Fifteen Green Companies Compete For Finalist Slots at the Cleantech Open Today
Today is the day many in the in the local cleantech community have been waiting for. The Cleantech Open, a national business plan competition for clean technology and energy startups, plans to announce the Pacific Northwest regional finalists at the Bell Harbor Conference Center at Pier 66 in Seattle this evening. This event will bring together 15 semifinalists with a variety of different cleantech ideas to improve energy efficiency, transportation, green building, renewable energy, water, and energy storage. The startups are competing for three regional prizes worth as much as $30,000 each, and a shot at progressing through to the national competition, for a grand prize worth $250,000.
While the headlines will go to the winners, the judges will get a lot of exposure all 15 companies throughout the day, as this year’s semifinalists will be on hand to present their ideas.
Though we’ve reported on a handful of these startups before, most of them are new to our radar screen. We thought we’d take this opportunity to take a look at each of the competing startups by sector, and what makes them an innovative contender for the Cleantech Open winners circle.
—Aquapulser, Seattle, WA
Aquapulser is an engineering and power electronics startup that develops high energy plasma ignition systems for use in combustion engines. The startup won the MIT Enterprise Forum of the Northwest Startup Demo competition in December. Aquapulser will have a live plasma ignition display at the Cleantech Open.
—LaserMotive, Kent, WA
This startup is developing laser power beaming systems to transmit electricity without wires to things like unmanned aerial vehicles (UAVs), where wires would be a physical impossibility. LaserMotive won a $900,000 NASA competition to build a small prototype device in November 2009. The company hopes to use its technology to power “space elevators,” and UVAs in flight. The company will have a live laser transmission display at the Cleantech Open.
—Nanocel, Seattle, WA
Nanocel develops electronic liquid cooling technology based on a combination of microfluidics and plastic materials that remove heat from devices like computers, servers, and medical equipment. The company, spun out of the University of Washington by founder and mechanical engineering PhD student Dustin Miller and UW MBA graduate Daniel Rossi, won the UW’s yearly business plan competition in May 2009, for a $25,000 prize.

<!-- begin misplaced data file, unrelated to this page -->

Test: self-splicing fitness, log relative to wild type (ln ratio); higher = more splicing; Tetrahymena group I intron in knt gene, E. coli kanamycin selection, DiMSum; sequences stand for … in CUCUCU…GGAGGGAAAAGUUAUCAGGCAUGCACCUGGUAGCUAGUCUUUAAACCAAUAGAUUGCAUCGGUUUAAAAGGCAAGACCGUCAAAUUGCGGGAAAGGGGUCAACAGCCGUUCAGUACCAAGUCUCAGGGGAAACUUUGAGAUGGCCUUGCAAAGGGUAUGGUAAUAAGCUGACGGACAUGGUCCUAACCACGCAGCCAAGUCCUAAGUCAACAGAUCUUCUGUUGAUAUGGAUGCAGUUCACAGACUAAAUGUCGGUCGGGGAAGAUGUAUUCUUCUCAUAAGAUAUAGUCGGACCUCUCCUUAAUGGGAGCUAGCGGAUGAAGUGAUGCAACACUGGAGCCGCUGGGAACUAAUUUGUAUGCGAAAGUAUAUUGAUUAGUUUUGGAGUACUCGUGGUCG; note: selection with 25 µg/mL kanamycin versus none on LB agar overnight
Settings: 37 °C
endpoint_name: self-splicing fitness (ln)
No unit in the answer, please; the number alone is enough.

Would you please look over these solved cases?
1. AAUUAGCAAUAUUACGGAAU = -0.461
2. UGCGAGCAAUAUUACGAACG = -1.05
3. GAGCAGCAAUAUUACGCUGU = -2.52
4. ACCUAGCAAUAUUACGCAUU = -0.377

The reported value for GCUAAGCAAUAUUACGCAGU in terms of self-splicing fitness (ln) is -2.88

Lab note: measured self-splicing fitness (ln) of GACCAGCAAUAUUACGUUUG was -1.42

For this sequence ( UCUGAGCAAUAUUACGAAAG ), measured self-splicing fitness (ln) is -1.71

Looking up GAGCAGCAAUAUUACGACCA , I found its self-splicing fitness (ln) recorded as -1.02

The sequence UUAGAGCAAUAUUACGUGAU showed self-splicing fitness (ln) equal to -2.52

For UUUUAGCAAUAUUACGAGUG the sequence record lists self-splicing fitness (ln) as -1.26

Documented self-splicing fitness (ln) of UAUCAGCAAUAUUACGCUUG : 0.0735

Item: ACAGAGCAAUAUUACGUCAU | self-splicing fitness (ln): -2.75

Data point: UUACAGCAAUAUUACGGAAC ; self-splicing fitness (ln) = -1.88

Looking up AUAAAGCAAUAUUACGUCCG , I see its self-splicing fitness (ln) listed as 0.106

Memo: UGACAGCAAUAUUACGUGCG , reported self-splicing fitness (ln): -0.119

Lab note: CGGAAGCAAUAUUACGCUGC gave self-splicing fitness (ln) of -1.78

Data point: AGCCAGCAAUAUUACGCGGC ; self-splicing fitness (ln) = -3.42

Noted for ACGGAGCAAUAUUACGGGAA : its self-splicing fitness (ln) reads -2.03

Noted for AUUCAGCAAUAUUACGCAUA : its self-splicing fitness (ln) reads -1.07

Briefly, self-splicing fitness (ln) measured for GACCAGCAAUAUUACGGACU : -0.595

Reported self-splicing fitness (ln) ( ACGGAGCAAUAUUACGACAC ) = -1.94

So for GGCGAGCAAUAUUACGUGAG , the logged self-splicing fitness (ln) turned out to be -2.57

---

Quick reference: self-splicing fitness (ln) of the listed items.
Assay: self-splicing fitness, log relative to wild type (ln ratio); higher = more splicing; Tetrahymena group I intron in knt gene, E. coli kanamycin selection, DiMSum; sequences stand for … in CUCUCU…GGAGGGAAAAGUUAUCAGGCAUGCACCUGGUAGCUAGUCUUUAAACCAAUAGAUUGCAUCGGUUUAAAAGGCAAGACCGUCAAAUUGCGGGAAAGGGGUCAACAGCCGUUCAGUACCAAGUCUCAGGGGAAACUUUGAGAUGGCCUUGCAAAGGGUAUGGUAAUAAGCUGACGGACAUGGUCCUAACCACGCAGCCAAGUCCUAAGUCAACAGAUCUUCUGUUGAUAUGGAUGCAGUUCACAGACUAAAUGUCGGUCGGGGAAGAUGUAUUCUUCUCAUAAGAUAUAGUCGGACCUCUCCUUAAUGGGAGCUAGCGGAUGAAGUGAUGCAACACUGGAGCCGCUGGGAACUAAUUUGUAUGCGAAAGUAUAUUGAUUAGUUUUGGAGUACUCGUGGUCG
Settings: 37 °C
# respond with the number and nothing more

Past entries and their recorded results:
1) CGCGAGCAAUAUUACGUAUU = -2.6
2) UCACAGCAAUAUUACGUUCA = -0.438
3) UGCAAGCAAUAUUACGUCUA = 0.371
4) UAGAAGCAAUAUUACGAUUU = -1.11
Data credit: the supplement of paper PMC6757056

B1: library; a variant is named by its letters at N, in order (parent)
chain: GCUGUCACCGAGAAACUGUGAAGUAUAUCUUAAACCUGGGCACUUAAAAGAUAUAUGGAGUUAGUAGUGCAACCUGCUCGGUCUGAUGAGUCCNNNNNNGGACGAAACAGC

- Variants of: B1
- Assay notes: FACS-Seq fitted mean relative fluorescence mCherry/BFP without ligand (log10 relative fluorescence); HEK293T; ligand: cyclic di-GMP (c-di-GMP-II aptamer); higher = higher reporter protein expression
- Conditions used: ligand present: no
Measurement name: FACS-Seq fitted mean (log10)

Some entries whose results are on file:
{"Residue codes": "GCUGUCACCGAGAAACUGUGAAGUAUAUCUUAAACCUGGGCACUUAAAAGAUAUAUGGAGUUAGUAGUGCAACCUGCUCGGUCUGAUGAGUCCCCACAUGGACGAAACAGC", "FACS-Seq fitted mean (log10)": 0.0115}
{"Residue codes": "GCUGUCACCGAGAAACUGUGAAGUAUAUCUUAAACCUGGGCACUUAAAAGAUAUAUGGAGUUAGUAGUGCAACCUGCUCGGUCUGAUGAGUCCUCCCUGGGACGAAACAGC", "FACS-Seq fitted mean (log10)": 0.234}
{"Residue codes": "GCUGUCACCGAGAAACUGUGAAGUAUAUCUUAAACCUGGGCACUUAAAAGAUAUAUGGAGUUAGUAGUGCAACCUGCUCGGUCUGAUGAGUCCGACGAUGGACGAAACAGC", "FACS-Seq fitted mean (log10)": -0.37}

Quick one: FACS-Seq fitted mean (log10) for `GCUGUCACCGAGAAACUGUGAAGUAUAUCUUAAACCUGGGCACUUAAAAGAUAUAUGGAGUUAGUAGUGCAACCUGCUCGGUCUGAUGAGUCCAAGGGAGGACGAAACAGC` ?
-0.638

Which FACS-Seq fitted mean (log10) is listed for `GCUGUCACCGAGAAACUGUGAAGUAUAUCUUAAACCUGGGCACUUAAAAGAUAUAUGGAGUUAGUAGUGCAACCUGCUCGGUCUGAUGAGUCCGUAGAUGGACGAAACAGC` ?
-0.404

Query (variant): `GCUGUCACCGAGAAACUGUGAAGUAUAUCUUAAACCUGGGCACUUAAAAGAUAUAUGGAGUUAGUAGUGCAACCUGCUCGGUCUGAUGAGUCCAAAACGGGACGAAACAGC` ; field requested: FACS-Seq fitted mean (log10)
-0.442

—Arcimoto, Eugene, OR
Arcimoto, founded in 2007, develops ultra-efficient electric vehicles. The company currently has three fully functional prototype vehicles, which it says it plans to bring to market. The three-wheeled vehicles are designed to support multiple range and battery configurations, and have zero tailpipe emissions. One of the startup’s prototypes will be on display at the Cleantech Open.
—Current Motor Company, Ann Arbor, MI
Current Motor Company is a joint venture between REVolution Electric Vehicles and Electric Vehicle Manufacturing.The goal is to produce an all-electric scooter for the consumer market. The company manufactures fully electric motorcycles, and currently has four product lines for sale in the U.S.
—viaCycle, Atlanta, GA
Atlanta-based viaCycle develops advanced bicycle sharing technologies, including an electronic locking system that uses GPS and wireless communications to allow bicycle sharing companies to provide services without expensive kiosks, or specialized bike racks. The startup, spun out of the Georgia Institute of Technology, was one of five finalists in the 2010 MIT Clean Energy Prize, where it won $15,000.
—Zebigo, Spokane, WA
Zebigo is a national, on-demand ride sharing community website that matches riders to drivers based on location and time. Signup is free, and members can be either riders, or drivers (who are paid through Zebigo to drive others to destinations on time), or both. The company rolled out its ride sharing network in Seattle in June.
—EnVitrum, Seattle, WA
EnVitrum develops environmentally friendly building materials by packing 100 percent … Next Page »